Haylen Pong and Theo Kapodistrias took out the awards at the Ivy Ballroom on 23 June, among rising stars from many other sectors of the profession.
Ms Pong is a legal counsel at Sydney-based marketing firm Salmat, while Mr Kapodistrias is a lawyer at the University of Tasmania.
Lawyers Weekly spoke to them after their success in the 30 Under 30 to find out why they chose to work in-house and what it’s like to be a young corporate counsel today.
While neither began their legal studies with the specific goal of becoming a corporate counsel, both Ms Pong and Mr Kapodistrias said they were glad they took the opportunity to move in-house.
“I enjoy the opportunity to work closely with an organisation, to really understand what their interests are, what drives that organisation … and to get that insider knowledge to be able to provide practical and tailored legal advice that really works to their interests,” Mr Kapodistrias said.
“I do get a variety [of work], which is great. I primarily do a lot of work in the research space, so that is funding, contracts and research agreements, clinical trial stuff, international collaborations, but of course with those there are going to be issues with intellectual property, licencing and that sort of thing, commercialisation, privacy, and of course the university also has a big property portfolio, so we do a lot of property and construction work as well.”
Ms Pong said she enjoys seeing her work in a broader context, rather than working on single matters for clients.
“One major incentive is the ability to be a business decision maker and make changes in an organisation where you get to see the flow-on effects, enjoy the results and oversee internal projects from start to finish,” she said.
“My daily work includes giving general commercial advice, looking after contract negotiations and creating solutions that take into account the changes of any long-term client relationship.
“I also work on internal projects, such as reshaping the processes of the digital business unit to become more sophisticated or implementing training across the business.
“My work also extends beyond legal advice and a lot of colleagues come to me just to have a different perspective on commercial matters. That’s the real pleasure of working in-house: you are integrated and you get to know a little about everything.”
What challenges have you faced?
Ms Pong said bringing about internal change in an organisation can be challenging for in-house lawyers, although it has also taught her a lot.
“Change is always difficult to implement,” she said.
“Whether it is dealing with resistance to change or taking into account varying opinions, creating a solution that incorporates contrasting perspectives and then implementing it in a way that is practical and efficient can be difficult.
“But it’s also a lot of fun because you really get to know the technical expertise of other fields and grow your own knowledge around the services you provide. I’ve learnt things about digital solutions that I wouldn’t have known about if I’d never come to Salmat.”
Ms Pong and Mr Kapodistrias identified their youth as another challenge, but said the supportive environments in which they work have given them the chance to prove their abilities.
“There are always challenges with being such a young person in what is traditionally an older person’s environment,” said Mr Kapodistrias.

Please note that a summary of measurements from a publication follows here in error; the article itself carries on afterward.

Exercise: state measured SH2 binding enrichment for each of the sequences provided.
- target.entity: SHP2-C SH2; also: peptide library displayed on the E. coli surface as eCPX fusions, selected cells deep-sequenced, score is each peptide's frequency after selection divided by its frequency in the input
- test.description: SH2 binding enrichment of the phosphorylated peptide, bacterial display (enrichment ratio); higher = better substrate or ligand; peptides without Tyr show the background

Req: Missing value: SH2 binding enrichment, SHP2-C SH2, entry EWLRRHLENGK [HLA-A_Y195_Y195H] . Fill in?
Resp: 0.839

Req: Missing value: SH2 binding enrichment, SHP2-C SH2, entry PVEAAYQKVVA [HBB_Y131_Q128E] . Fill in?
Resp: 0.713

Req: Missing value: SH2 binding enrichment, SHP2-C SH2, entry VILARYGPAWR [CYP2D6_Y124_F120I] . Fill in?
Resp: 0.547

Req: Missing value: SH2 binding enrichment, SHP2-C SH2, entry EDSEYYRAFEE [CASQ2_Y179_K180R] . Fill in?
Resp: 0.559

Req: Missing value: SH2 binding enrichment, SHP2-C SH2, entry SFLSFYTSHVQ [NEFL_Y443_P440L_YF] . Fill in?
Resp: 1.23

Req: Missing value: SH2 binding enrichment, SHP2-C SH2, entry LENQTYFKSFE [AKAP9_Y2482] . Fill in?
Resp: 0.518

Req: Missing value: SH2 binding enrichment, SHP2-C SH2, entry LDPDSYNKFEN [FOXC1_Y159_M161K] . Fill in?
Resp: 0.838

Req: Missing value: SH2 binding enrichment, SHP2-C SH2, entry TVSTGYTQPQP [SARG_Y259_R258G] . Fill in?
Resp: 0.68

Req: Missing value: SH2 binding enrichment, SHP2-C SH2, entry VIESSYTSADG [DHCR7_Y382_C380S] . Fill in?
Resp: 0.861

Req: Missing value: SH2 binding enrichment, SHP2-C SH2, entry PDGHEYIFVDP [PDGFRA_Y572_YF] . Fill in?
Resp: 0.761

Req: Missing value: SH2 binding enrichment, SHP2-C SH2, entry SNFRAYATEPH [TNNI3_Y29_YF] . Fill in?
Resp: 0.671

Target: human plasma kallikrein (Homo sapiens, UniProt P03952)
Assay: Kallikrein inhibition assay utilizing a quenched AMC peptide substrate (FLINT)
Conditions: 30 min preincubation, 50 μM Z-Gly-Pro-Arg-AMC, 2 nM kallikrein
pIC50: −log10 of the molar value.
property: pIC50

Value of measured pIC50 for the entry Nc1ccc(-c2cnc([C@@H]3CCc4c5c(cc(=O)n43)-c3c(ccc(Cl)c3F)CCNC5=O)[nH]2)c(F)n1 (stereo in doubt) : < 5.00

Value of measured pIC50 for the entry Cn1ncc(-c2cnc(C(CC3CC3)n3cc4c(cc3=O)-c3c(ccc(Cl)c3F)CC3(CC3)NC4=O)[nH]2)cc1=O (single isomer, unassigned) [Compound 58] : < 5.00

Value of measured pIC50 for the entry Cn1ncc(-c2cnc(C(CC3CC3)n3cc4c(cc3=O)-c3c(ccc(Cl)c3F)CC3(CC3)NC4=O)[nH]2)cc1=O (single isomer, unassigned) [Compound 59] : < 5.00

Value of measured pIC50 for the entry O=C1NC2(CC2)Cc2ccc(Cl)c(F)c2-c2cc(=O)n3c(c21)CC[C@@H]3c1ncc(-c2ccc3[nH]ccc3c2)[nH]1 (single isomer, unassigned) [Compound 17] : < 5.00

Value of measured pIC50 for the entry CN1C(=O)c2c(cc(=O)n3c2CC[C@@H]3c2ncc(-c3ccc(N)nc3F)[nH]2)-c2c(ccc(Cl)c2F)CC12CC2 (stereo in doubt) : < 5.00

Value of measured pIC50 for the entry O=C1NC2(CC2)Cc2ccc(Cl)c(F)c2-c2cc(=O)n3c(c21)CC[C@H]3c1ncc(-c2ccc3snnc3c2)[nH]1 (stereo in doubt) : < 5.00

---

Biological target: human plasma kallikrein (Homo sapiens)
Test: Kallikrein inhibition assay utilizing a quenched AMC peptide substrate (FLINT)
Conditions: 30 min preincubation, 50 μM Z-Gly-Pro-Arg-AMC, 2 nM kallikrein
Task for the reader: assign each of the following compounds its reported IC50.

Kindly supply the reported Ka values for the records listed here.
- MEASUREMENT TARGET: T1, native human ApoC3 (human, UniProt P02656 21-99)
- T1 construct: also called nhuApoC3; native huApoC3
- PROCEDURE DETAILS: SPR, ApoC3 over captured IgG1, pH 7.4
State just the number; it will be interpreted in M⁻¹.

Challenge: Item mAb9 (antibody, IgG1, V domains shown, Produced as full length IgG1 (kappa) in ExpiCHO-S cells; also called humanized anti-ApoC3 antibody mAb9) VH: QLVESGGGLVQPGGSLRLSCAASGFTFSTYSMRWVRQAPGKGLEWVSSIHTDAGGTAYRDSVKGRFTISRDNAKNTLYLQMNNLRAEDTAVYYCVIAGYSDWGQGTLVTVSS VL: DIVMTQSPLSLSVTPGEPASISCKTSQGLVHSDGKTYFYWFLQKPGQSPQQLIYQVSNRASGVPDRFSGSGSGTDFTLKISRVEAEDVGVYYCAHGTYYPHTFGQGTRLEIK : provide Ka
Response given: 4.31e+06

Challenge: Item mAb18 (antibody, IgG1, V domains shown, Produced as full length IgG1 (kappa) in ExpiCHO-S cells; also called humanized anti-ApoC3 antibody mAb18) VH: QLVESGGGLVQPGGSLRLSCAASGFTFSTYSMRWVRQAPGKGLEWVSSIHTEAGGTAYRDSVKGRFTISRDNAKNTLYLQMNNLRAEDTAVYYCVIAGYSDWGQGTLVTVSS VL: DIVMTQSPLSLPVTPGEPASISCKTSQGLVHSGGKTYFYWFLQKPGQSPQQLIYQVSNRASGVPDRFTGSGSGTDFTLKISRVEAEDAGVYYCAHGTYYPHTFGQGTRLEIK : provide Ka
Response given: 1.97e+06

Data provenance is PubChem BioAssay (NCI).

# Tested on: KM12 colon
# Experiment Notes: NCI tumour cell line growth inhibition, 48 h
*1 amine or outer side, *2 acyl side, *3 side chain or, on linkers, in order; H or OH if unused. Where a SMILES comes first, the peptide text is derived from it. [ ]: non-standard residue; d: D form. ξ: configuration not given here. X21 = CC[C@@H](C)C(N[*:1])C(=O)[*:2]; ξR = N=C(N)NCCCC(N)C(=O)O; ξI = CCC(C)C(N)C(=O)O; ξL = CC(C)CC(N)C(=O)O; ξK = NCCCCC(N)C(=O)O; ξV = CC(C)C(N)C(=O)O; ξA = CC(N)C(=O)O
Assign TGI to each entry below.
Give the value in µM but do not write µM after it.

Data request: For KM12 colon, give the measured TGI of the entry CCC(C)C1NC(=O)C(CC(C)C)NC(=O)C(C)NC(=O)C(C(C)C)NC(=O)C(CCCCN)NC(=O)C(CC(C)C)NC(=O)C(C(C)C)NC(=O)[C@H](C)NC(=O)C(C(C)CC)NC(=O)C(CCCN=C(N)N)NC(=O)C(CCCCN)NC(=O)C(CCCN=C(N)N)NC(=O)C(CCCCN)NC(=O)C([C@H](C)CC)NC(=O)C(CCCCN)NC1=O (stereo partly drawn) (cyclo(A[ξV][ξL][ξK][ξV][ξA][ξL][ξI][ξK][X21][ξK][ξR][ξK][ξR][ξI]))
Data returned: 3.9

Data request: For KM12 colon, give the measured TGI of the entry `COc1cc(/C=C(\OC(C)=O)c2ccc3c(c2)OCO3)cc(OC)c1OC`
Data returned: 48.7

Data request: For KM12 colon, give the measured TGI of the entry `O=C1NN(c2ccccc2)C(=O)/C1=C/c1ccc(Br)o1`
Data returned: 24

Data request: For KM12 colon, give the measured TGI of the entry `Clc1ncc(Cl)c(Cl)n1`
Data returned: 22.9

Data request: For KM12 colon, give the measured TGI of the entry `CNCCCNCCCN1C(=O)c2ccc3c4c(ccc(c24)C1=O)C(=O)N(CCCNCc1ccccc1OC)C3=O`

“I don’t want to sound rude when I say that, but according to the university’s annual report the median age of employees at the university is [around] 45 years old, so I guess getting the attention of some senior people can be difficult, but being able to provide influence and authority that I am in fact a qualified person to provide advice has been able to shift that focus and shift the issue that might come with listening to someone who’s much younger.”
What’s the key to your success?
Mr Kapodistrias cited open-mindedness, both at work and in terms of engaging with the wider profession, as a crucial aspect of his success so far.
“Being able to open your mind to doing anything that’s thrown at you in terms of work is a really, really good approach,” he said.
“I really enjoy being a generalist lawyer and handling anything that comes my way. I’ve been able to learn quite quickly on the job and I enjoy the opportunity to work with some of our senior lawyers to assist and guide me in the best way to tackle an issue.
“I’ve [also] been pretty fortunate to be able to work quite closely with the Association of Corporate Counsel Australia, both at a national level and working within the Tasmanian division, and to join organisations such as the Young Lawyers Committee in Tasmania and become the president of that, and also organisations such as the Hellenic Australian Lawyers Association, where I’ve become the chair of the Tasmanian chapter.”
Mr Kapodistrias said putting his hand up for these opportunities outside work has improved his leadership skills and helped him network with a wider pool of lawyers.
Ms Pong agreed that keeping an open mind to new opportunities is an important quality. She added that young lawyers need to be willing to take criticism and learn from more experienced lawyers.
Both lawyers are looking forward to continuing their careers in-house. While Mr Kapodistrias aspires to be a general counsel, Ms Pong is open to any opportunity her career may present.
“I don’t look at where I will be in five or 10 years,” she said.
“I want to see myself making improvements everyday, and adding value or making positive changes to the company I’m in everyday. The beauty of in-house is that a lot of commercial opportunities can arise, not just that of a legal counsel or general counsel.
“I will know whether I want to take those opportunities when I get there. That’s part of the adventure, I guess.”
Pictured: Haylen Pong (left) and Theo Kapodistrias (right), winners of the Corporate Counsel category at the Lawyers Weekly 30 Under 30 2017.